Computer 110 typically includes a variety of computer readable media. Computer readable media can be any available media that can be accessed by computer 110 and includes both volatile and nonvolatile media, removable and non-removable media. By way of example, and not limitation, computer readable media may comprise computer storage media and communication media. Computer storage media includes both volatile and nonvolatile, removable and non-removable media implemented in any method or technology for storage of information such as computer readable instructions, data structures, program modules or other data. Computer storage media includes, but is not limited to, RAM, ROM, EEPROM, flash memory or other memory technology, CD-ROM, digital versatile disks (DVD) or other optical disk storage, magnetic cassettes, magnetic tape, magnetic disk storage or other magnetic storage devices, or any other medium which can be used to store the desired information and which can be accessed by computer 110. Communication media typically embodies computer readable instructions, data structures, program modules or other data in a modulated data signal such as a carrier wave or other transport mechanism and includes any information delivery media. The term “modulated data signal” means a signal that has one or more of its characteristics set or changed in such a manner as to encode information in the signal. By way of example, and not limitation, communication media includes wired media such as a wired network or direct-wired connection, and wireless media such as acoustic, RF, infrared and other wireless media. Combinations of any of the above should also be included within the scope of computer readable media.
The system memory 130 includes computer storage media in the form of volatile and/or nonvolatile memory such as read only memory (ROM) 131 and random access memory (RAM) 132. A basic input/output system 133 (BIOS), containing the basic routines that help to transfer information between elements within computer 110, such as during start-up, is typically stored in ROM 131. RAM 132 typically contains data and/or program modules that are immediately accessible to and/or presently being operated on by processing unit 120. By way of example, and not limitation,
The computer 110 may also include other removable/non-removable volatile/nonvolatile computer storage media. By way of example only,
The drives and their associated computer storage media discussed above and illustrated in
A user may enter commands and information into the computer 110 through input devices such as a keyboard 162, a microphone 163, and a pointing device 161, such as a mouse, trackball or touch pad. Other input devices (not shown) may include a joystick, game pad, satellite dish, scanner, or the like. These and other input devices are often connected to the processing unit 120 through a user input interface 160 that is coupled to the system bus, but may be connected by other interface and bus structures, such as a parallel port, game port or a universal serial bus (USB). A monitor 191 or other type of display device is also connected to the system bus 121 via an interface, such as a video interface 190. In addition to the monitor, computers may also include other peripheral output devices such as speakers 197 and printer 196, which may be connected through an output peripheral interface 195.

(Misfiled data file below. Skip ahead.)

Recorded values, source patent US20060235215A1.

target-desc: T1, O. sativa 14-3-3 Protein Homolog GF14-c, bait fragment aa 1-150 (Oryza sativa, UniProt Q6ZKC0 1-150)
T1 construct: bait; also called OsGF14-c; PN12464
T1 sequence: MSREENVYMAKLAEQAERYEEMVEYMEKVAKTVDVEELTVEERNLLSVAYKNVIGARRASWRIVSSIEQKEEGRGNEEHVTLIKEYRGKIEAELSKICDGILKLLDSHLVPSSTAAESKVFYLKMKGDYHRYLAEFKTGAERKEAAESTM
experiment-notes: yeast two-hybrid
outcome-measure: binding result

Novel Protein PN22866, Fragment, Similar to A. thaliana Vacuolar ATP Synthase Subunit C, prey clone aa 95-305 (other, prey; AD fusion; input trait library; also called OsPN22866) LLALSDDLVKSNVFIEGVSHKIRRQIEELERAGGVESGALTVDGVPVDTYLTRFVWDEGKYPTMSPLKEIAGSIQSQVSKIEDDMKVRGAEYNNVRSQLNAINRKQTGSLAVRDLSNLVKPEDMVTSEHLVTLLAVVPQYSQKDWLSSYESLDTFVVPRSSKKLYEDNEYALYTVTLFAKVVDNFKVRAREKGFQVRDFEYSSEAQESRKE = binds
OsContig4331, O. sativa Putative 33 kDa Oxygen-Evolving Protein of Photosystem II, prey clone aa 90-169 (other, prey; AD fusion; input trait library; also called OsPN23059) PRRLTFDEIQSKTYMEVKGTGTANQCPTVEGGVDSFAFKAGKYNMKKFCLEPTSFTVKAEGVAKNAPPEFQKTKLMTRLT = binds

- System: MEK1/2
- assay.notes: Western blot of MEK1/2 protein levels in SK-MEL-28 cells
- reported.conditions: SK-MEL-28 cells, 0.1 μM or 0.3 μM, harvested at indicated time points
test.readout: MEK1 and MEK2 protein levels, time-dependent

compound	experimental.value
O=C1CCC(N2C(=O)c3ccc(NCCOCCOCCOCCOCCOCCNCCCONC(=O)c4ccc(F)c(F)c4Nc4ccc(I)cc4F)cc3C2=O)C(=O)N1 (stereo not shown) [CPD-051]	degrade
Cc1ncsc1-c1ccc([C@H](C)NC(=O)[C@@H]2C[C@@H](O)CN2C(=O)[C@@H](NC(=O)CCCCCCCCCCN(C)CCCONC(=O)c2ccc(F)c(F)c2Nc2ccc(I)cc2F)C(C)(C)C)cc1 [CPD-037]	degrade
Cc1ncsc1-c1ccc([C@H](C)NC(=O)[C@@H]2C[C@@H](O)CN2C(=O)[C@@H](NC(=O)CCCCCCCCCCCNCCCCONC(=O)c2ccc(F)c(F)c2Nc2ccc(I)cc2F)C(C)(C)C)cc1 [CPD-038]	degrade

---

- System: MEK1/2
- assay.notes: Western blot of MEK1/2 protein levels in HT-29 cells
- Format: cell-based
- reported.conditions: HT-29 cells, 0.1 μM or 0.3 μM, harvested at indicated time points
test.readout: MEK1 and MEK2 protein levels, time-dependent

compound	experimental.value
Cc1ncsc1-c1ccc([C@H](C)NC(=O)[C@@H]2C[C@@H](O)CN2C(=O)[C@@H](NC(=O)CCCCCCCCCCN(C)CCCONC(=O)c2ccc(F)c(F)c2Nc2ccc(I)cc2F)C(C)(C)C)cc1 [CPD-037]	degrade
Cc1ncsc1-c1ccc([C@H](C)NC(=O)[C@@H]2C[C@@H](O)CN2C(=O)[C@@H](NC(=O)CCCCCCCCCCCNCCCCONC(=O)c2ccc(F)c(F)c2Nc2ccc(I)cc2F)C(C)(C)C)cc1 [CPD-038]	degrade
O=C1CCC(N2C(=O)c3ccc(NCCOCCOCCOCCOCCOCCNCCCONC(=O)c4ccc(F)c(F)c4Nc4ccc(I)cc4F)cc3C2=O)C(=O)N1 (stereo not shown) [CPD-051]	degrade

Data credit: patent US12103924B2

The computer 110 may operate in a networked environment using logical connections to one or more remote computers, such as a remote computer 180. The remote computer 180 may be a personal computer, a hand-held device, a server, a router, a network PC, a peer device or other common network node, and typically includes many or all of the elements described above relative to the computer 110. The logical connections depicted in
When used in a LAN networking environment, the computer 110 is connected to the LAN 171 through a network interface or adapter 170. When used in a WAN networking environment, the computer 110 typically includes a modem 172 or other means for establishing communications over the WAN 173, such as the Internet. The modem 172, which may be internal or external, may be connected to the system bus 121 via the user input interface 160, or other appropriate mechanism. In a networked environment, program modules depicted relative to the computer 110, or portions thereof, may be stored in the remote memory storage device. By way of example, and not limitation,
User Interface 205 is, in this example, a conventional graphical user interface with controls that allow a user to take actions to perform a task. The user interface 205 is illustratively displayed on display device 191 shown in
Recording component 210 is generally an application program that allows the author 201, or another user, to perform a task on the user interface 205, and records the tasks by capturing images and by recording information retrieved from the automation component 214 for each step in the task. While the author 201 is performing the steps associated with the task on the user interface 205, the recording component 210 records information about what controls and windows the author interacts with on the user interface 205. This information is illustratively provided to the text generator 230 to automatically generate the text in a document, such as a help document.
The recording component 210 interacts with the user interface 205 through the hook component 212 and the user interface (UI) automation component 214. These components can be separate from the recording component 210, or these components can be integral with the recording component 210.